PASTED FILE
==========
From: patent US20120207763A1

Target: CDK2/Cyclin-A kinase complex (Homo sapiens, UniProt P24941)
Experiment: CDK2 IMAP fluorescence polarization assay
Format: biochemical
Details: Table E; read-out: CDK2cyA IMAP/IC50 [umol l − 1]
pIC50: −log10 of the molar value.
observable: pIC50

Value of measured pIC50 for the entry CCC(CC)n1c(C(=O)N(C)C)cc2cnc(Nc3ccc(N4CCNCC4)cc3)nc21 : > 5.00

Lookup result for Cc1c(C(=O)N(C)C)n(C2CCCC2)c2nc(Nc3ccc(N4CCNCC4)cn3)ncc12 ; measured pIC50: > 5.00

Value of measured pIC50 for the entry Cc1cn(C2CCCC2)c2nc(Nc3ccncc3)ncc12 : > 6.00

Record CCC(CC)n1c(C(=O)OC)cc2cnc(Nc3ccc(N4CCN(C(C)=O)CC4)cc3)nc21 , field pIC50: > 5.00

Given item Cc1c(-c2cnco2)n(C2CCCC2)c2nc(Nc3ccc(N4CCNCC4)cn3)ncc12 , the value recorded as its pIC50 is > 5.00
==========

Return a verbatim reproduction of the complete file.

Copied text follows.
From: patent US20120207763A1

Target: CDK2/Cyclin-A kinase complex (Homo sapiens, UniProt P24941)
Experiment: CDK2 IMAP fluorescence polarization assay
Format: biochemical
Details: Table E; read-out: CDK2cyA IMAP/IC50 [umol l − 1]
pIC50: −log10 of the molar value.
observable: pIC50

Value of measured pIC50 for the entry CCC(CC)n1c(C(=O)N(C)C)cc2cnc(Nc3ccc(N4CCNCC4)cc3)nc21 : > 5.00

Lookup result for Cc1c(C(=O)N(C)C)n(C2CCCC2)c2nc(Nc3ccc(N4CCNCC4)cn3)ncc12 ; measured pIC50: > 5.00

Value of measured pIC50 for the entry Cc1cn(C2CCCC2)c2nc(Nc3ccncc3)ncc12 : > 6.00

Record CCC(CC)n1c(C(=O)OC)cc2cnc(Nc3ccc(N4CCN(C(C)=O)CC4)cc3)nc21 , field pIC50: > 5.00

Given item Cc1c(-c2cnco2)n(C2CCCC2)c2nc(Nc3ccc(N4CCNCC4)cn3)ncc12 , the value recorded as its pIC50 is > 5.00